Laws are built upon and reflect the society in which they are meant to affect. Our patriarchal individualistic society opposes and inhibits women’s reproductive freedoms, encourages the inequities in salaries between men and women, establishes and maintains the massive development of wealth for a very few while encouraging the enormous financial disparities between the very rich and everyone else, and many other issues.

Throughout history, examples abound of male domination over the rights and lives of women and girls. Men denied women the vote until women fought hard and demanded the rights of political enfranchisement, though women in some countries today still are restricted from voting; strictly enforced gender-based social roles mandated without choice that women’s only option was to remain in the home to undertake cleaning and childcare duties; women were and continue to be by far the primary target of harassment, abuse, physical assault, and rape by men.

In addition, women were and remain locked out of many professions. At one time, rules required that women teachers relinquish their jobs after marriage. In fact, the institution of marriage itself was structured on a foundation of male domination with men serving as the so-called “head of the household” and taking on sole ownership of all property thereby restricting these rights from women.

And when patriarchal social and family structures converge with patriarchal religious systems, which reinforce strictly defined gender hierarchies of male domination, women and girl’s oppression and oppression of those who transgress sexual-, sexuality-, and gender binaries and boundaries became inevitable.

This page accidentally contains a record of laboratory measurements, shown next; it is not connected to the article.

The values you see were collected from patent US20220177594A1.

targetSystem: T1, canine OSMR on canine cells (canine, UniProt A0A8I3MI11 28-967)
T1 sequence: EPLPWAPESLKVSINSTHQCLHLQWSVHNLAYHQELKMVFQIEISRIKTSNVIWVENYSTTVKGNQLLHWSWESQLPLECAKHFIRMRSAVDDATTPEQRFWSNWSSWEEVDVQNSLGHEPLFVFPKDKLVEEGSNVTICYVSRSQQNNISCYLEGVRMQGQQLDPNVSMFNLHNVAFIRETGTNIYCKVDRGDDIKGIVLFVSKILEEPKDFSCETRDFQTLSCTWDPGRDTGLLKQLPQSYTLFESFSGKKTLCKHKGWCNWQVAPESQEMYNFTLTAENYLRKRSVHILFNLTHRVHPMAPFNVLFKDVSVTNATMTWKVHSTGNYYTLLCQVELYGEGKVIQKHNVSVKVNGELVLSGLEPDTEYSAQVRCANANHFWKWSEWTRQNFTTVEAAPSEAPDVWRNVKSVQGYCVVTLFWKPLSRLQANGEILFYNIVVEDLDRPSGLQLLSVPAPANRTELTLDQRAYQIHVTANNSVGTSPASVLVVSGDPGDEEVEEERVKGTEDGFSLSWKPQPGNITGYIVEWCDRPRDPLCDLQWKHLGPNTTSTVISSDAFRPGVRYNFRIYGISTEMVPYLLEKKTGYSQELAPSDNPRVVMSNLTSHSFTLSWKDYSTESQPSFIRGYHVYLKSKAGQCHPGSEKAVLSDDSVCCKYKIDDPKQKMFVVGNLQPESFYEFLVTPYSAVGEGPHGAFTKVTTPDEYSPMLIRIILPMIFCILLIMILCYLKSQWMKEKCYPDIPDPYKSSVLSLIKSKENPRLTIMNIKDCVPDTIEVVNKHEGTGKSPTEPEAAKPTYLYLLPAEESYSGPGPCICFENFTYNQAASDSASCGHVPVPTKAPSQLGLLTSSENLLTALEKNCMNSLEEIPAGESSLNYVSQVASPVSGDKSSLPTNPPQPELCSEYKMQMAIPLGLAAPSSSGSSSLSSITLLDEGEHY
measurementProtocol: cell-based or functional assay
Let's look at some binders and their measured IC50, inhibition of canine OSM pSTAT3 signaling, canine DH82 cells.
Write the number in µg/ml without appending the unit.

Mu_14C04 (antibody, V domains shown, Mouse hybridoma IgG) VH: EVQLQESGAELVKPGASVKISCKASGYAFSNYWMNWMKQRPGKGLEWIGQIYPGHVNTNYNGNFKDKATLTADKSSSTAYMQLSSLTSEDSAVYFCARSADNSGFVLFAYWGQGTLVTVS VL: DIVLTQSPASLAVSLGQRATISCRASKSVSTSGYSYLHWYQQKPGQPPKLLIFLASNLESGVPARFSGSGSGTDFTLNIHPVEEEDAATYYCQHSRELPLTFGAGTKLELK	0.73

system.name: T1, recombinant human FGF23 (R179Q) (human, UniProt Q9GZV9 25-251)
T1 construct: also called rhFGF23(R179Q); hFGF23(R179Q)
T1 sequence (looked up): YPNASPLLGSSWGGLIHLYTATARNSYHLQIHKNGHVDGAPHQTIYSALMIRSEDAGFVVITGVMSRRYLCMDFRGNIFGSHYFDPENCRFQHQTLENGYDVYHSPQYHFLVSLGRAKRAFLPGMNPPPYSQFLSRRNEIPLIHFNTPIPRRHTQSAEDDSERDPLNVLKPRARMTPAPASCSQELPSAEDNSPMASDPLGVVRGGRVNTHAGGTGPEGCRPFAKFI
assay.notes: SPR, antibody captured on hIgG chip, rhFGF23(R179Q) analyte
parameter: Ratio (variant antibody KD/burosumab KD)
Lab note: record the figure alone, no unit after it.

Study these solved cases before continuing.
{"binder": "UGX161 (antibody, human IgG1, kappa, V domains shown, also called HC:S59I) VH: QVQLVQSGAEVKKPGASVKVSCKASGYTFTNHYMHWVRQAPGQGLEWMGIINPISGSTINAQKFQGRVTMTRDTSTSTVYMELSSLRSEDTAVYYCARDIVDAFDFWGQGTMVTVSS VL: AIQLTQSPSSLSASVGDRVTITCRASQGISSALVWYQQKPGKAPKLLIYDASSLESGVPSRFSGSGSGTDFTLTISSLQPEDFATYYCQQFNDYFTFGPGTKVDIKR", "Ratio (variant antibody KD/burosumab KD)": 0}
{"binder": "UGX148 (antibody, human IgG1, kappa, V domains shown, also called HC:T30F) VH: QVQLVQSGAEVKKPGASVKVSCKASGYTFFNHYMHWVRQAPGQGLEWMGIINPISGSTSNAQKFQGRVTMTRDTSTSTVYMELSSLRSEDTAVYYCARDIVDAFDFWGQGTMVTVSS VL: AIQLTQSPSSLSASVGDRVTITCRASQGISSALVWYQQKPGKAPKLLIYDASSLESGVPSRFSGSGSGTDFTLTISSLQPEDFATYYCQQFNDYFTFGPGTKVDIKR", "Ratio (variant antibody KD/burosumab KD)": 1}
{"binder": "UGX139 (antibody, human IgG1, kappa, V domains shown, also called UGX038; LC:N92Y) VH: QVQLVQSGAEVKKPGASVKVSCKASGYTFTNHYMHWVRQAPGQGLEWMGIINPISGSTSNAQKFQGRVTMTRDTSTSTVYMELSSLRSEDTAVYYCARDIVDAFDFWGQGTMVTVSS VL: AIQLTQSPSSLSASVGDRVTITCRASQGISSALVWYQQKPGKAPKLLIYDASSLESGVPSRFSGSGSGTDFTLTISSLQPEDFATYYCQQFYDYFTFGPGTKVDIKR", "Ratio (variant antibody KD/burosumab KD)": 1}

In other words, women have been constructed as second-class and even third-class citizens, but through it all, women as a group have challenged the inequities and have pushed back against patriarchal constraints.

The current cultural shift has been long in coming. It must not be considered, though, as arising from a quick and sudden earthquake, but more from a long-simmering and often erupting volcano that changes the entire landscape from time to time. The latest victims of this patriarchal system to speak out are standing on the strong and firm shoulders of multiple generations over several centuries, to the activists in the first, second, and third waves of feminists, from the courage of individuals like Sojourner Truth to Anita Hill to Anthony Rapp to Leigh Corfman.

As volcanic eruptions alter forever the physical landscape, all the courageous upstanders against patriarchal oppression will forever alter the cultural and social landscape.

Dr. Warren J. Blumenfeld is author of Warren’s Words: Smart Commentary on Social Justice (Purple Press), co-editor of Investigating Christian Privilege and Religious Oppression in the United States (Sense Publications), co-editor of Readings for Diversity and Social Justice (Routledge), editor of Homophobia: How We All Pay the Price (Beacon Press), and co-editor of Looking at Gay and Lesbian Life (Beacon Press).

Written by Warren Blumenfeld

November 29th, 2017 at 12:05 pm

Posted in Uncategorized